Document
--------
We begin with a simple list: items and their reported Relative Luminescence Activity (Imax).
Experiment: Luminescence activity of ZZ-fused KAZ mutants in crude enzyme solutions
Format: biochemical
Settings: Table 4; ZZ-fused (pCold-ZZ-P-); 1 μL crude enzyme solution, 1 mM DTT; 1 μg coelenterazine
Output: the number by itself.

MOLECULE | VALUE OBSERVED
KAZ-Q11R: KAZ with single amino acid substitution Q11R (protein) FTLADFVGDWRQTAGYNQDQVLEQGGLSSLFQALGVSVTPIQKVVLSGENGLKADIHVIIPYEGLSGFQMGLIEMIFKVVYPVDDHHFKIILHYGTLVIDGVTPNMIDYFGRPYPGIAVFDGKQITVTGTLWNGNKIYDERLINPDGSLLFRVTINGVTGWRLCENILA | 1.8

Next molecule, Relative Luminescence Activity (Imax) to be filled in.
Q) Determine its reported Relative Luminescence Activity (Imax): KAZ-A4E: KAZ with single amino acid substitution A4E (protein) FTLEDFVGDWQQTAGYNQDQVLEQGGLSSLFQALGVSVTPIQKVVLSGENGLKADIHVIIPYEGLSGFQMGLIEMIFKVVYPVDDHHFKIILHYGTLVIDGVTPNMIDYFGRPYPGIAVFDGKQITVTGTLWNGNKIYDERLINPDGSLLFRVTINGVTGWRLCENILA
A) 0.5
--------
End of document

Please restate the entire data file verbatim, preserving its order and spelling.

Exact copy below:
We begin with a simple list: items and their reported Relative Luminescence Activity (Imax).
Experiment: Luminescence activity of ZZ-fused KAZ mutants in crude enzyme solutions
Format: biochemical
Settings: Table 4; ZZ-fused (pCold-ZZ-P-); 1 μL crude enzyme solution, 1 mM DTT; 1 μg coelenterazine
Output: the number by itself.

MOLECULE | VALUE OBSERVED
KAZ-Q11R: KAZ with single amino acid substitution Q11R (protein) FTLADFVGDWRQTAGYNQDQVLEQGGLSSLFQALGVSVTPIQKVVLSGENGLKADIHVIIPYEGLSGFQMGLIEMIFKVVYPVDDHHFKIILHYGTLVIDGVTPNMIDYFGRPYPGIAVFDGKQITVTGTLWNGNKIYDERLINPDGSLLFRVTINGVTGWRLCENILA | 1.8

Next molecule, Relative Luminescence Activity (Imax) to be filled in.
Q) Determine its reported Relative Luminescence Activity (Imax): KAZ-A4E: KAZ with single amino acid substitution A4E (protein) FTLEDFVGDWQQTAGYNQDQVLEQGGLSSLFQALGVSVTPIQKVVLSGENGLKADIHVIIPYEGLSGFQMGLIEMIFKVVYPVDDHHFKIILHYGTLVIDGVTPNMIDYFGRPYPGIAVFDGKQITVTGTLWNGNKIYDERLINPDGSLLFRVTINGVTGWRLCENILA
A) 0.5